Dementia Awareness Week

Date: Sunday, May 14, 2017

This week is Dementia Awareness Week and here at One to One with the help of the Alzheimer's Society have gathered some information to help you know more



During May 14th-20th 2017 it is Dementia Awareness Week across the UK. With the help of the people at the Alzheimer's Society, we have put together some information about dementia and how to reduce your risks of getting the illness. In January 2017 the Alzheimer's Society released information about dementia which stated that, 850,000 in the UK are currently suffering from dementia, and that more than 42,000 of those people were under the age of 65.  


What causes dementia?

Dementia can be caused by many diseases, here are the most common types of dementia and what causes them:

  • Alzheimer's Disease - Alzheimer's is the most common cause of dementia. An abnormal protein surrounds the brain cells and other protein damages their internal structure. In time the chemical connections between the brain cells are lost and begin to die. 
  • Vascular Dementia - If the oxygen supply to the brain is reduced because of narrowing or blockages in the blood vessels, some brain cells can become damaged and die. The symptoms will either show suddenly, after one large stroke or develop over time because of a series of small strokes. Vascular dementia can also be caused by a disease affecting the small blood vessels deep in the brain known as, subcortical vascular dementia.
  • Mixed Dementia - This is when a person has more than one type of dementia and suffers from a mixture of the symptoms. It is common for someone to have Alzheimer's disease and vascular dementia together. 
  • Frontotemporal Dementia - The front and side parts of the brain are damaged by clumps of abnormal proteins that form inside brain cells causing them to die. The most obvious signs are changes in behaviour and personality. 
  • Dementia with Lewy Bodies - This includes tiny abnormal structures (Lewy Bodies) forming inside brain cells. The disrupt in the chemistry of the brain and end up causing the death of brain cells. Dementia with Lewy bodies is often related to Parkinson's disease and often has some of the same symptoms, including difficulty in movement. 


Who can get dementia?

In the UK around 850,000 people suffer from dementia. It mainly affects people over the age of 65, which amounts to around one person in every 14 in the age group. Dementia does also affect younger people. There are more than 42,000 people in the UK under 65 with dementia. Scientists are investigating how dementia might be hereditary. In a small number of people, certain types of dementia are passed down through a single gene. People with these genes normally develop dementia before 65. Everyone else inherits a combination of genes that increase or decrease the risk of developing dementia.


How can you diagnose dementia?

If you believe you are suffering from dementia it is important to see your GP to make an initial assessment. It is important if you believe you are having memory issues to get a proper assessment. These problems can be caused by treatable conditions or infections. Dementia is normally diagnosed by a specialist doctor such as a psychiatrist, a geriatrician or a neurologist. A diagnosis is made on a combination of things because there is no single test. These include:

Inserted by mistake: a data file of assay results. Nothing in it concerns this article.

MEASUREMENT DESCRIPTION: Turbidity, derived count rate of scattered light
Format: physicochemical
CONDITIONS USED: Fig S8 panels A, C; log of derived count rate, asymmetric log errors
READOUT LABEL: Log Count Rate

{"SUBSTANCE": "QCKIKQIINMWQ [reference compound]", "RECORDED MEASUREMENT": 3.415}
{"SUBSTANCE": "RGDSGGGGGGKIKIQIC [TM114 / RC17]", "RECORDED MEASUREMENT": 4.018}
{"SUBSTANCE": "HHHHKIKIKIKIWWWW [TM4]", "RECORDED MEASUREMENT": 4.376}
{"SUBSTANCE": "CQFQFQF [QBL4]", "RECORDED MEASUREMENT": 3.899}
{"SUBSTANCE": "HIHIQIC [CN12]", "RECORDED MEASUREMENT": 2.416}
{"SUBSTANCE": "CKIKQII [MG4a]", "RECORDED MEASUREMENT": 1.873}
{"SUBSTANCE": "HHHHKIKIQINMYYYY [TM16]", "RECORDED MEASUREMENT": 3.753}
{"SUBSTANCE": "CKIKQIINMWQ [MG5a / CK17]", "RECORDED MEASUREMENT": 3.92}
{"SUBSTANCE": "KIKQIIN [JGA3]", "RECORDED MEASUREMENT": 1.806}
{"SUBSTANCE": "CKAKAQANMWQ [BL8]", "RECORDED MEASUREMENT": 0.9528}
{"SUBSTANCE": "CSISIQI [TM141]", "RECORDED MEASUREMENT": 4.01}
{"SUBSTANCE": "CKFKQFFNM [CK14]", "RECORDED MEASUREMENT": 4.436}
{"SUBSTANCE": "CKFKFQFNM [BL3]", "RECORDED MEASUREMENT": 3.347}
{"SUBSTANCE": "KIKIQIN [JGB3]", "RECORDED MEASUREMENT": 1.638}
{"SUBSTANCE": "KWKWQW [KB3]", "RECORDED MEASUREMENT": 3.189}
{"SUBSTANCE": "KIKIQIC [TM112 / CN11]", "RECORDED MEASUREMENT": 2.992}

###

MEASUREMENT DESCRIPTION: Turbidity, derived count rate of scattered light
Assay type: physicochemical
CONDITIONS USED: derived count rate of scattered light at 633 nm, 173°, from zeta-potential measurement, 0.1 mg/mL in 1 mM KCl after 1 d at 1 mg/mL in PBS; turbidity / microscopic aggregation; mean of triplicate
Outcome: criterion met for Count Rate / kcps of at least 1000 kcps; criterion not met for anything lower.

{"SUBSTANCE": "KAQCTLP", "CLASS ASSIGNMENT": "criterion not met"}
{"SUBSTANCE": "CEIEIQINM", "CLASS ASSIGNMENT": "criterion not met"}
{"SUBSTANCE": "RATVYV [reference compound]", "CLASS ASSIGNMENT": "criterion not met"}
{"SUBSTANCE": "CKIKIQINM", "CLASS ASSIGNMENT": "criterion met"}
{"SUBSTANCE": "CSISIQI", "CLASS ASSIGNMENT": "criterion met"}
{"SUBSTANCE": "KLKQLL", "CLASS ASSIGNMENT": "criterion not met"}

• Taking a 'history' - this will be your doctor talking to you and someone close to you to discover how the problem started 
  • Tests of mental abilities
  • Physical examination and tests 
  • A scan of the brain


How is dementia treated?

The majority of causes of dementia cannot be cured, although research is continuing to develop drugs, vaccines and other medical treatments. There is a range of non-drug treatments available to help someone with dementia live a full and supported life. Some of these include:

  • Talking therapies
  • Cognitive behavioural therapy
  • Cognitive stimulation therapy
  • Cognitive rehabilitation 

There are also drugs that can help the symptoms of dementia and in some cases stop them progressing for a while. A wide range of drugs may be prescribed at different stages of dementia. These include drugs for, depression or anxiety, sleeping tablets or antipsychotics. Health professionals generally recommend a non-drug approach at first, unless a person's symptoms are very severe. 


Can you reduce your chances of getting dementia?

It is not usually possible to say for sure why a person will develop dementia. Some factors such as high blood pressure, lack of exercise and smoking can all lead to narrowing of the arteries increasing your risk. There is, however, evidence that suggests a healthy lifestyle, especially during midlife can reduce your risk of dementia. Regular exercise, maintaining a healthy weight, not smoking and drinking alcohol only in moderation are all linked to reduced risk of dementia. There is also evidence to suggest that keeping mentally and socially active in later life may help to lower a person's risk of dementia.

If you are already living with conditions such as diabetes, heart problems, high blood pressure or high cholesterol should follow professional advice to keep the condition under control. 


For more information or donate to the Alzheimer's Society click here.
*All dementia information courtesy of the Alzheimer's Society, www.alzheimers.org.uk

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